Appel returned to Stanford and became the first overall pick of the 2013 draft. Funkhouser, picked 35th overall in 2015, returned to Louisville and was a fourth-round pick (115th overall) in the 2016 draft.

The other college first-rounders to go unsigned since 2000 include 2010 sixth overall pick Barrett Loux, who was declared a free agent by MLB after the D-Backs declined to offer him a contract after he underwent his medical exam in 2008.

Aaron Crow, the ninth pick in 2008, opted to sign with independent Fort Worth after he failed to sign. He was the 12th pick overall in the 2009 draft.

Wade Townsend, the eighth pick in 2004, returned to Rice. He was the eighth pick overall again the following year as he was picked and signed with the Rays.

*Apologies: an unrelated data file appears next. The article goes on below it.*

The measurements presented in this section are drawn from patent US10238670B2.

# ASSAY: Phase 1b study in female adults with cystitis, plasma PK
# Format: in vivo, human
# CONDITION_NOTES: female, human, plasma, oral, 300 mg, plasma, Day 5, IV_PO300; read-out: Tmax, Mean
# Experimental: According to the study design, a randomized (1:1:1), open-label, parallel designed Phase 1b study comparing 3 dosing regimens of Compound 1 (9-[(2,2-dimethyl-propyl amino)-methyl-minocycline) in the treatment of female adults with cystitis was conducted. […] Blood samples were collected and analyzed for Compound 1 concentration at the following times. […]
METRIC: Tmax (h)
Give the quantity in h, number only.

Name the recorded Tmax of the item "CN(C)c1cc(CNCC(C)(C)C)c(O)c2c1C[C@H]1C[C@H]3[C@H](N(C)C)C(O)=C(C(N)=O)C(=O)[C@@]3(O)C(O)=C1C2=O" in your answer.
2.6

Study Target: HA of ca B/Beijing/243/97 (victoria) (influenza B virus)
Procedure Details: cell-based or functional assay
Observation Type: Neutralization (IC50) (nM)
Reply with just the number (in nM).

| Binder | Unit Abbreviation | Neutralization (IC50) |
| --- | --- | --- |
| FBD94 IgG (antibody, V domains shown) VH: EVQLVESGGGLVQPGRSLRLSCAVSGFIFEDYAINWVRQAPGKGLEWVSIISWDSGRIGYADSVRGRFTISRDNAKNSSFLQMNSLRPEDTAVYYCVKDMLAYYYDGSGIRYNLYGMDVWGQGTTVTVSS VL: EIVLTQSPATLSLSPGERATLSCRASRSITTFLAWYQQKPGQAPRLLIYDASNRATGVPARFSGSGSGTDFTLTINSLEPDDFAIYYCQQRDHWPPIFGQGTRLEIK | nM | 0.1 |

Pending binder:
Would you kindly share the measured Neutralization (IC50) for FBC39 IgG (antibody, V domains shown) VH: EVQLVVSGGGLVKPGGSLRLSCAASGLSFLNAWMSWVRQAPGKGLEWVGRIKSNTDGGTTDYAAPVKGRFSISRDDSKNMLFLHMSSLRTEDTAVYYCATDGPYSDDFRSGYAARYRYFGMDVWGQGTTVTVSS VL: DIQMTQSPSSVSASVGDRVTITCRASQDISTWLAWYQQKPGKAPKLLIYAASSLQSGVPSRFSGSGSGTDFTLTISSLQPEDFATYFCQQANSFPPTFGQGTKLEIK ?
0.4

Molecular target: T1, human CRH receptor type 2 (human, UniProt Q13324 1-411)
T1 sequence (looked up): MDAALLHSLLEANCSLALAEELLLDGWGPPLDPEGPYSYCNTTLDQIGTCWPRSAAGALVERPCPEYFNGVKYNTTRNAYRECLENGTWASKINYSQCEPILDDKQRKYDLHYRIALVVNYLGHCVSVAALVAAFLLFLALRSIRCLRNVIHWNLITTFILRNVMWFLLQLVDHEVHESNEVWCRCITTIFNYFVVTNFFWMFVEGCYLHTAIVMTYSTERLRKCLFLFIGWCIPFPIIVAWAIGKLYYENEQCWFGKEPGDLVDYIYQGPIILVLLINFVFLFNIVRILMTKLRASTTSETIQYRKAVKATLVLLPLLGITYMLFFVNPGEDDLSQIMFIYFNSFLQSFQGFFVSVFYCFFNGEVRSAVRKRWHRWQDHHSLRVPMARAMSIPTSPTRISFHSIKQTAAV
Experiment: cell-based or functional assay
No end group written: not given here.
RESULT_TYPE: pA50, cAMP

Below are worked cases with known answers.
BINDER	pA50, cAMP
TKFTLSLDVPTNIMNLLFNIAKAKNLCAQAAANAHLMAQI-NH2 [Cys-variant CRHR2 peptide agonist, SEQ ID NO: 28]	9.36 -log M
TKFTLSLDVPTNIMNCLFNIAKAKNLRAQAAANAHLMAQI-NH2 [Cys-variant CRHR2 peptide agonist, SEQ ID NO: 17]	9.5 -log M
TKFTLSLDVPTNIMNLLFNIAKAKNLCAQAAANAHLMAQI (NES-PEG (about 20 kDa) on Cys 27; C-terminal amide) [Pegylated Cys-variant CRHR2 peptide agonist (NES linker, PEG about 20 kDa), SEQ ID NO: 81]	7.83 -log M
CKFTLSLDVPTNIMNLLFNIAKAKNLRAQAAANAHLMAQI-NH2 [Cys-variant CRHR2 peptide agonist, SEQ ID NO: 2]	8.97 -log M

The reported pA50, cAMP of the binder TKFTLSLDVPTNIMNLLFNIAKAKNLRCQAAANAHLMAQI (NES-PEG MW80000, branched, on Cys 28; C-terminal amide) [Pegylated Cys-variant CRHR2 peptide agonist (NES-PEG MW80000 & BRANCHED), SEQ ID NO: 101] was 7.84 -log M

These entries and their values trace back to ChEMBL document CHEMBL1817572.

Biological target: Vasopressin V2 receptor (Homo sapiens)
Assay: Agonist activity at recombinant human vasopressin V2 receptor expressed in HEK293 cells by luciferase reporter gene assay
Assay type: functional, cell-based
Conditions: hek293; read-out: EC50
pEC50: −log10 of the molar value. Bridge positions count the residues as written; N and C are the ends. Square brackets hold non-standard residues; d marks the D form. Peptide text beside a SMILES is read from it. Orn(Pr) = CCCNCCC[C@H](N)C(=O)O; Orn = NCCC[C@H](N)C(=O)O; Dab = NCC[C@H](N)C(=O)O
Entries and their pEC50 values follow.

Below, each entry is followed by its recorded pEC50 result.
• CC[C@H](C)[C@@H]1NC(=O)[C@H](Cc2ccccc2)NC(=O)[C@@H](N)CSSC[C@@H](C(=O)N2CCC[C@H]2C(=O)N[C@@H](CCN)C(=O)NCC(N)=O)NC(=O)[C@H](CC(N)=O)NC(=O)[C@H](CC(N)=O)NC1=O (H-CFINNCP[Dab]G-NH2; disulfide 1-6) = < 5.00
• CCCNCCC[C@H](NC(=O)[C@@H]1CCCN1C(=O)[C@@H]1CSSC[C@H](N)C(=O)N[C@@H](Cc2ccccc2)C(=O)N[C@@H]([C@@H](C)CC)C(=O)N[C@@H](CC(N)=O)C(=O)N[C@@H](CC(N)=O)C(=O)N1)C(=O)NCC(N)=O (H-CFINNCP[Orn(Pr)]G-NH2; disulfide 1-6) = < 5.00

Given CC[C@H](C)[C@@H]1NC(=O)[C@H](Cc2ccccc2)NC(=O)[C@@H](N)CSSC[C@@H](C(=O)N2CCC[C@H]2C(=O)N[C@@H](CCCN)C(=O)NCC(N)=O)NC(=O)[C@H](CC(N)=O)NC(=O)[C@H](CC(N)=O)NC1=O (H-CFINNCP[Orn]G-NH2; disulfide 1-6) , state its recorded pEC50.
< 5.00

Going Back To The Draft
Here's a look at what happened for the seven previous first rounders who declined to sign since the current draft format was adopted in 2012.
YearPickPlayerPositionTeam
Result For Player
20188Carter StewartRHPBraves
Signed with Japan's Fukuoka Softbank Hawks
201825Matt McLainSSD-Backs
2021 1st round (17th overall) to Reds
201830J.T. GinnRHPDodgers
2020 2nd round (52nd overall) to Mets
201535Kyle FunkhouserRHPDodgers
2016 4th round (115th overall) to Tigers
20141Brady AikenLHPAstros
2015 1st round (17th overall) to Indians
201310Phil BickfordRHPBlue Jays
2014 1st round (18th overall) to Giants
20128Mark AppelRHPPirates
2013 1st round (1st overall) to Astros
Who They Picked Instead
Here's a look at who teams picked with their compensatory picks for failing to sign first round picks since the current draft format began in 2012.
YearTeamPickPlayerPosition
2019Braves9Shea LangeliersC
2019D-Backs26Blake WalstonLHP
2019Dodgers31Michael Busch2B
2016Dodgers36Jordan SheffieldRHP
2015Astros2Alex BregmanSS
2014Blue Jays11Max PentecostC
2013Pirates9Austin MeadowsOF